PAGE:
about change. How much can an individual change and yet remain the same individual? Are there
particular kinds of change that an individual cannot undergo without ceasing to exist as the same
individual? Certainly there are innocuous changes and everyday changes that individual items
undergo without any threat to their identity. You can repaint your chair, yet the chair remains the
same chair.

But there are limits; there are changes that you could make to your chair that would mean that the
chair no longer existed. If you were to dismantle the chair and use the pieces to make a sledge, we
could not say that the sledge was the same thing as the chair. But suppose that you dismantle the
chair and immediately put the pieces back together in exactly the same way. In this case, many
people would say that you have the same chair. But this raises some puzzles. Did the chair still exist
while it was dismantled? Or did it go out of existence for a time, and then come back into
existence? In the next section the areas that have been discussed will be examined further in
relation to the idea of \u201cidentity\u201d in MUD\u2019s.

3.0 Self and Cyberspace

Gilbert Ryle in \u201cThe Concept of Mind\u201d (1949) provided a description of Ren\u00e9 Descartes\u2019 Mind-Body
Dualism (where a categorical (ontological) distinction between mental activity and physical activity
is presented) introducing the expression \u201cthe doctrine of the ghost in the machine\u201d. Personal
identity is conceived with a psycho logistic conception based on the doctrine of the Ghost in the
Machine and with a materialistic characteristic. In this \u201cCartesian Theater\u201d, using terminology

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developed by Daniel Dennett (Dennett, 1991), the Self is not attached to the physical body, but
rather is comprised of a collection of mental states. This vision of personal identity has a deep
relationship with contemporary information theories. We may here look to Daniel Dennett\u2019s
\u201cMultiple Drafts Model of Consciousness\u201d which is a theory of consciousness based upon
cognitivism and views the mind in terms of information processing.

According to this model, there are a variety of sensory inputs from a given event and also a variety
of interpretations of these inputs. The sensory inputs arrive in the brain and are interpreted at
different times, so a given event can give rise to a succession of discriminations, constituting the
equivalent of multiple drafts of a story. Each discrimination, as soon as is accomplished, it becomes
available for eliciting a behavior; it does not have to wait to be presented at the theatre. In the next
section we will look to this conceptual model for an explanation of the evolution of the real self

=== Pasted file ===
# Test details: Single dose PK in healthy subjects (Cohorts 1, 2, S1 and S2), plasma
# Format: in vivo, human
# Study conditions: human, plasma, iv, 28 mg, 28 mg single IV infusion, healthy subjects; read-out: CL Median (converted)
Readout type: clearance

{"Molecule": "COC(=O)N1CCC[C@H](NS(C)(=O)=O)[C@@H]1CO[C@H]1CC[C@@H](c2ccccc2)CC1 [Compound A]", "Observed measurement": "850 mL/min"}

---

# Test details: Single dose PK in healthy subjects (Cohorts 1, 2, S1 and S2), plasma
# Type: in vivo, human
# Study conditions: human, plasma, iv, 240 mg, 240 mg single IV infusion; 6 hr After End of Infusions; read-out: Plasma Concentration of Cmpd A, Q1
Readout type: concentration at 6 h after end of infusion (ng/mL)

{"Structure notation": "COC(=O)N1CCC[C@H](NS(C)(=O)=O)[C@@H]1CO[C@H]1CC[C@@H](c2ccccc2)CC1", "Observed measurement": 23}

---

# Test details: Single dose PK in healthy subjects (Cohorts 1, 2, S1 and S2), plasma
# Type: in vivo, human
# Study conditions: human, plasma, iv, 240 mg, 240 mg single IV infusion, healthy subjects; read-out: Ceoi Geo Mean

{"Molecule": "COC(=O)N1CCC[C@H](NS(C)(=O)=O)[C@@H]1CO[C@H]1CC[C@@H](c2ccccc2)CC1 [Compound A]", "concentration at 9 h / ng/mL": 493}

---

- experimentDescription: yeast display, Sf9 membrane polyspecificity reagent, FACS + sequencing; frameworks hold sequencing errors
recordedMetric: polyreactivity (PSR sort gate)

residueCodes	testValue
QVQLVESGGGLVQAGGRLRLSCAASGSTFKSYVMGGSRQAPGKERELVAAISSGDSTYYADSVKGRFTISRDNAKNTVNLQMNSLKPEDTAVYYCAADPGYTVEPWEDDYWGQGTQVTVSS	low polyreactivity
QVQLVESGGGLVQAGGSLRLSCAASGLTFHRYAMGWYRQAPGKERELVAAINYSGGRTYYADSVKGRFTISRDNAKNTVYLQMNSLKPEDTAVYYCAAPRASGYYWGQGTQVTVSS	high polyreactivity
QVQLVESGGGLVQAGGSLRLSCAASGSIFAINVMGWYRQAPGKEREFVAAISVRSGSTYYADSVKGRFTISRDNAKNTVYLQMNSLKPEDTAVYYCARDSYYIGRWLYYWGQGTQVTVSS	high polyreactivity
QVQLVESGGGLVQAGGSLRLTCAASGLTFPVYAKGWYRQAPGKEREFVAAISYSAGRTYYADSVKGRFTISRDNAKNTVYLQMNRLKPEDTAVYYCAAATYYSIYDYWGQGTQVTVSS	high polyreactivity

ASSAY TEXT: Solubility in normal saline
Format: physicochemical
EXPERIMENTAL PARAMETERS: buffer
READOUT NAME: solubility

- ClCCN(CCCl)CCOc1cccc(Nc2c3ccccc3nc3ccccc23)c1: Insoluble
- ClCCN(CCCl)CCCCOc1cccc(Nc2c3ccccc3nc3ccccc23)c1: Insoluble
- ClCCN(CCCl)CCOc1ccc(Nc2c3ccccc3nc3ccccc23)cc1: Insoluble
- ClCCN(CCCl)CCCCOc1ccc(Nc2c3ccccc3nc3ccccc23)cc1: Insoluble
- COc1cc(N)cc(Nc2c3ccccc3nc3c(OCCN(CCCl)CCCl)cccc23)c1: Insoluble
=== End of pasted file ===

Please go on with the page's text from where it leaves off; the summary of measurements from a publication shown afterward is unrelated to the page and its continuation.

when it interacts with the virtual environment.

Following Norbert Weiner\u2019s words, the father of cybernetics, we may say that a person is
something which can be sent in a telegraph indicating that the self can be considered as a body of
information. The main point is that, if a person is constituted of nothing more than thoughts and
memories, in other words, composed of information then this information can be reduced to a
collection of bits. \u201cThe conception of Self as a body of information is realized in a rather interesting
fashion in life on-line (Second Life). In the process of constructing an identity on the internet ,
(homepage, nickname, and behaviour-text-based information) as a person runs more and more of
his/her life on-line, so the manner in which he/she presents him/herself on-line constitutes a
more central component of his/her identity\u201d (Shay, 2006). We also might go further with our
analogy of the thoughts and memories with bits and say that people are simply programs, these
programs act not only in the real world but also in virtual worlds and in general in the cyberspace.

Figure 1 below is one way such a representation can be viewed. Let the \u201creal\u201d world be symbolized
by W, this is the world where the individual exists and performs the daily duties concerning survival.
The self in this world can therefore be symbolized by S(w) and according to what has been
discussed above we could say that S(w) is composed of information from the real world, W this can
be partly formalized as:

\ue003\ue011 \ue006\ue012 \ue010 \ue001\ue00f\ue00b,\ue001\ue00f\ue00c,\u2026\u2026.,\ue001\ue00f\ue00e
\ue003\ue011\ue000\ue012 \ue010 \ue001\ue00d\ue00b\ue00b, \ue001\ue00d\ue00b\ue00c, \u2026,\ue007\ue009\ue00a \u2026.,\ue001\ue00f\ue00d\ue00b\ue00e
\ue003\ue011\ue000\ue00b\ue012 \ue010 \ue008\ue011\ue003\ue011\ue004\ue012\ue012
\u201cR\u201d takes on the role of a \u201cpsychological continuous\u201d relation to be detailed later on. For example,
part of what characterizes the self in the real world (I have labeled this as S(W) ) could be

Now, in the cyber world C1 the \u201cself\u201d can be S(C1). The process of composition of this \u201cnew self\u201d in the cyber world may utilize part of the information content Irx from the real world W, via such an interaction with the cyber world C1 a \u201cnew self\u201d S(C1) is created composed of specific information from the cyber world C1 and the real world W.

\ue00b
An important point to note here is that S (C1) is a relation of S (W), we could represent this as
follows: